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Active Trans Launches a New Proposal for a Grand Riverfront Trail System


Erie Park in River North includes a couple blocks of riverfront path. Photo: John Greenfield

On Monday the Active Transportation Alliance released their action plan for a continuous Chicago River Trail, one that would provide a corridor for pedestrians and bicyclists along the north and south branches of the river, connecting with existing suburban trails. You can read an executive summary of their proposal here.

The advocacy group argues that while Chicago’s lakefront park and trail system is excellent, our riverfront still isn’t living up to its full potential. They say that the heavy use of local trails like the Lakefront Trail and the Bloomingdale shows there is latent demand for a robust riverfront trail system that would serve as both a recreation and healthy transportation facility.

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A map from the executive summary shows potential locations for new trail segments. Click to enlarge.

The new system would also be a shot in the arm for the local economy, providing sustainable economic development opportunities, including tourism and retail. Active Trans notes that nearly one million Chicagoans live within a mile of the river.

Civic leaders have been calling for a continuous Chicago River Trail ever since Daniel Burnham’s 1909 Plan for Chicago. Recently, Our Great Rivers, a visioning document for all three of Chicago’s rivers, was released as part of a project led by the Metropolitan Planning Council, in partnership with the city, Friends of the Chicago River, and the Chicago Metropolitan Agency for Planning, with input from thousands of residents.

According to Active Trans, almost half of the 27 miles of Chicago riverfront has existing trail segments, and several more miles are planned over the next few years. 14.8 miles of riverfront have no trail, but seven miles of river would be relatively easy to build trail segments on in the foreseeable future, the group says.

Active Trans has been in talks with neighborhood organizations in various communities along the river corridor to get input on the needs for the trail in local communities, ways to improve river access, and upcoming projects that could affect the construction of future stretches of trail.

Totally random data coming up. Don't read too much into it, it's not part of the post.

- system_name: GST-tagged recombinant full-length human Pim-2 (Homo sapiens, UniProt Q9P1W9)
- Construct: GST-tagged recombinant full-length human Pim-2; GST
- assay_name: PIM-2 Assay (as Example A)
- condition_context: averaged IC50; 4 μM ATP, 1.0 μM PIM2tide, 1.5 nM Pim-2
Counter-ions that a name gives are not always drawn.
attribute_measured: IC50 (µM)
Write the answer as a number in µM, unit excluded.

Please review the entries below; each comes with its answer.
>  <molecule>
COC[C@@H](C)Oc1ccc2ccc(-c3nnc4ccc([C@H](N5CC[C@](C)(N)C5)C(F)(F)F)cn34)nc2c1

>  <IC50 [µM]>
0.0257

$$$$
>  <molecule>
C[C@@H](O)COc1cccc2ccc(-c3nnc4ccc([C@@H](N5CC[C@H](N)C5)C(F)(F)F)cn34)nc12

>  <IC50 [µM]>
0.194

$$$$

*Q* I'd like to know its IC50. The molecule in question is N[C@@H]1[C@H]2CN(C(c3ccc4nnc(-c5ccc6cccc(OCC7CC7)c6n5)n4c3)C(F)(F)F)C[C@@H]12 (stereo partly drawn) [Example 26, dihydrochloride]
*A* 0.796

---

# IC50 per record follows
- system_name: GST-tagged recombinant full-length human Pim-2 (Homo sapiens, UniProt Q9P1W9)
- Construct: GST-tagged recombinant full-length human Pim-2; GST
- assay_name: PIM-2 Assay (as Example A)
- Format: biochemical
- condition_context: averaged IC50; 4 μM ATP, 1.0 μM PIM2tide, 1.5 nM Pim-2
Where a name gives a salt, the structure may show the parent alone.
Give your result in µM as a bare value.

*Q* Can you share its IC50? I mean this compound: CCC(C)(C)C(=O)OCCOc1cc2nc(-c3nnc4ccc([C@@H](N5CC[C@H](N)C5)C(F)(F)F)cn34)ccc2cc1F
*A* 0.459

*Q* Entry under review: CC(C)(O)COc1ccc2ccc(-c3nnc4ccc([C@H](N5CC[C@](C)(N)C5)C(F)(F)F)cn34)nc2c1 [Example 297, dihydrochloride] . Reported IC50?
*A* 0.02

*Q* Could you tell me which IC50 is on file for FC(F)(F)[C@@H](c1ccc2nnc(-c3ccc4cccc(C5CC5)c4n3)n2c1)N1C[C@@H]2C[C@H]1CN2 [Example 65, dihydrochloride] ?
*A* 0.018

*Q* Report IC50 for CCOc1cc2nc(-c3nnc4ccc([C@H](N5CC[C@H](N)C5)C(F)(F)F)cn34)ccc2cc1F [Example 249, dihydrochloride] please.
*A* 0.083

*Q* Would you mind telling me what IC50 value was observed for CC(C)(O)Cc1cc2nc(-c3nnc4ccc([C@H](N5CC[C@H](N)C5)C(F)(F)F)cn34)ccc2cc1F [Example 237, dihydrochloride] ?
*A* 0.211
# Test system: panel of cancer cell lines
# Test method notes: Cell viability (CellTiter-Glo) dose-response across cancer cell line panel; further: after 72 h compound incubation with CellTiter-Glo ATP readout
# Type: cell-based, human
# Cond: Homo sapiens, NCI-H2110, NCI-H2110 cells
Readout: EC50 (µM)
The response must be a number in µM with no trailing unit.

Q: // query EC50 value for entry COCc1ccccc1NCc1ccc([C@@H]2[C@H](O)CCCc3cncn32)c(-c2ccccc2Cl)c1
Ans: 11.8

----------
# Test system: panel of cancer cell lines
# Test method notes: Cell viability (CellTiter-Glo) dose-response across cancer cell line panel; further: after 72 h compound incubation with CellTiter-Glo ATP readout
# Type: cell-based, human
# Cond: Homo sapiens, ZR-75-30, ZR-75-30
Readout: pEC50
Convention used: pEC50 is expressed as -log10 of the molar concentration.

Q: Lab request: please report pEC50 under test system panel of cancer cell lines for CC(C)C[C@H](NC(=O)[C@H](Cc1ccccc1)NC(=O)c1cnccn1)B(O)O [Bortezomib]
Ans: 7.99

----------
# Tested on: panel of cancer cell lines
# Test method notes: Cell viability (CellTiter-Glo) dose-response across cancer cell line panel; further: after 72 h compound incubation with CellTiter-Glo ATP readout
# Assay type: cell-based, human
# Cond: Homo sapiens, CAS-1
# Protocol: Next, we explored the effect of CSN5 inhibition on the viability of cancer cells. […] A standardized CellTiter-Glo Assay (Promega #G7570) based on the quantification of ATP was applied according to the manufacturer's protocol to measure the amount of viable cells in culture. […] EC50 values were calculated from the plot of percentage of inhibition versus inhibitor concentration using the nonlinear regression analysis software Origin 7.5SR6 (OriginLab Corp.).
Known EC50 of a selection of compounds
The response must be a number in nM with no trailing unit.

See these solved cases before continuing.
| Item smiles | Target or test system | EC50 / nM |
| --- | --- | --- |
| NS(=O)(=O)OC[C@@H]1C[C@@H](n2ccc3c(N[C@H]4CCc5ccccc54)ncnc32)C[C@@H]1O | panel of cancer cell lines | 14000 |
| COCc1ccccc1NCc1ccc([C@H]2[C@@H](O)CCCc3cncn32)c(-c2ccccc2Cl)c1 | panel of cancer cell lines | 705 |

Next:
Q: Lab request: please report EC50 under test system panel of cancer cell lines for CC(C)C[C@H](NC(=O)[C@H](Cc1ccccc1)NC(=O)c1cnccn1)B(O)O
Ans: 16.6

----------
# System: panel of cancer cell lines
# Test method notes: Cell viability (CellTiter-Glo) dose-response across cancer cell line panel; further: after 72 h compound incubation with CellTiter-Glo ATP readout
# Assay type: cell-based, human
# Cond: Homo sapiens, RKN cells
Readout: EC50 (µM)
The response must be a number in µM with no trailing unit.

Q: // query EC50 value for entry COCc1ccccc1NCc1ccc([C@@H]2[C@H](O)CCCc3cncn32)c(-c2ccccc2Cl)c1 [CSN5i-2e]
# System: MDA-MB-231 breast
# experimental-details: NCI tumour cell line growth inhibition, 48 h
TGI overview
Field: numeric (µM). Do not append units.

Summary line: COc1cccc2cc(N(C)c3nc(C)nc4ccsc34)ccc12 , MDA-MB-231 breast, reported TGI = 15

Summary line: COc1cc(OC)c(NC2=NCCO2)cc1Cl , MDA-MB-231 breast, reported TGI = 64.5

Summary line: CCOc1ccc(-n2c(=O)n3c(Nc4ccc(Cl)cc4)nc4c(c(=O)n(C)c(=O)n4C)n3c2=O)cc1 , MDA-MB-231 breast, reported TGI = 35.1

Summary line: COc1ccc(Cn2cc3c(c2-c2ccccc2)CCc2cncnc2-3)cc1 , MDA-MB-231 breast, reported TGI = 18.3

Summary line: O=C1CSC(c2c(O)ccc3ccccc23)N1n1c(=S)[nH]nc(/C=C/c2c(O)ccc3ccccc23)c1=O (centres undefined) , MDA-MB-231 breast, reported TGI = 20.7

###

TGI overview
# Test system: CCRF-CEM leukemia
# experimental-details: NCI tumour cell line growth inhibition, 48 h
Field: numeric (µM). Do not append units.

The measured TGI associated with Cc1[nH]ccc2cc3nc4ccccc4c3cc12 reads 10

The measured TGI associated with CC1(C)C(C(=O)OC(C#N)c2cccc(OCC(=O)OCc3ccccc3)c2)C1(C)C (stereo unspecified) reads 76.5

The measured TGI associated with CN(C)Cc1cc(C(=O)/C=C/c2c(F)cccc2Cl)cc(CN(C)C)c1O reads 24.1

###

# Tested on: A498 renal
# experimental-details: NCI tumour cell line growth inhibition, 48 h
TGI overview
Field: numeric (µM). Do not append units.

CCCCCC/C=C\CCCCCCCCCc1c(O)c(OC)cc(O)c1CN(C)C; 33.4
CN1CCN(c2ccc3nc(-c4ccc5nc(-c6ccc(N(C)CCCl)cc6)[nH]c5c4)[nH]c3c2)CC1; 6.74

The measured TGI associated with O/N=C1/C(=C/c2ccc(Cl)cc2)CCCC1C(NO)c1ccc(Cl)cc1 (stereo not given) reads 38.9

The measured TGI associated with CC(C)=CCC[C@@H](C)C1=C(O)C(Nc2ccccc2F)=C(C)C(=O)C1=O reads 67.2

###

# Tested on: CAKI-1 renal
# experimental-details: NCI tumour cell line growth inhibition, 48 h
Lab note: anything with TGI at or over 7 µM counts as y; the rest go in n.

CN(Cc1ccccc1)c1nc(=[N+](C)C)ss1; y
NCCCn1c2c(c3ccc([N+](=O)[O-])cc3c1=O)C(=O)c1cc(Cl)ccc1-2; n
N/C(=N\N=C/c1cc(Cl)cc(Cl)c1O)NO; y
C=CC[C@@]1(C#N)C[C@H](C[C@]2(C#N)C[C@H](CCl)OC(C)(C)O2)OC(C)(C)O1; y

The advocacy group notes that several upcoming projects offer opportunities to build new trail segments, including sections built as part of privately funded developments. Potential sites include El Paseo Trail project in Little Village and Pilsen, the south extension of the North Branch Trail, the Chicago Riverwalk expansion, the Bridgeport rowing center, the former Finkl Steel site, the redevelopment of Lathrop Homes, and planned developments in the South Loop and on Goose Island.

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Working-Class Chicagoans Discuss the Highs and Lows of Bike Commuting


Lawrence Avenue in Albany Park. Day laborer Jesus Yanez (not pictured) says Lawrence is one of the better biking streets in the neighborhood. Photo: John Greenfield

Since biking is a convenient and affordable way to travel in the city, many blue-collar workers use bikes to access job opportunities. Streetsblog contributor Lynda Lopez interviewed two Chicagoans who fit this profile to get their take on the benefits of bike commuting in this city, as well as some of the issues they want to see addressed.

Cedric Johnson, 48, gets up bright and early to get ready for work. A lifelong resident of Humboldt Park, Johnson has a long commute ahead towards the Loop where he works at a food distribution company doing sanitation and maintenance.

Johnson says he rides his bike to work six or seven days a week and averages 20 miles a day. He tries to change up his route every day, and he prefers to take ride on quiet side streets and through alleys. He explains that he rarely takes the main roads to work, citing an experience on his bike that scarred him.

One day, Johnson was biking near Clybourn and North Avenue when a driver knocked him off his bike. Fortunately his injuries were minor, but his bike was totaled. “I was so shaken up,” he says. Ever since then, he has become more cautious about riding in traffic, but safety concerns haven’t kept him off his bike. He loves riding too much.

“I just feel free when I’m on my bike — gives me peace of mind,” Johnson says. “If you are driving a car, you miss a lot in the community.” He says he notices a lot of details about his surroundings when he’s riding.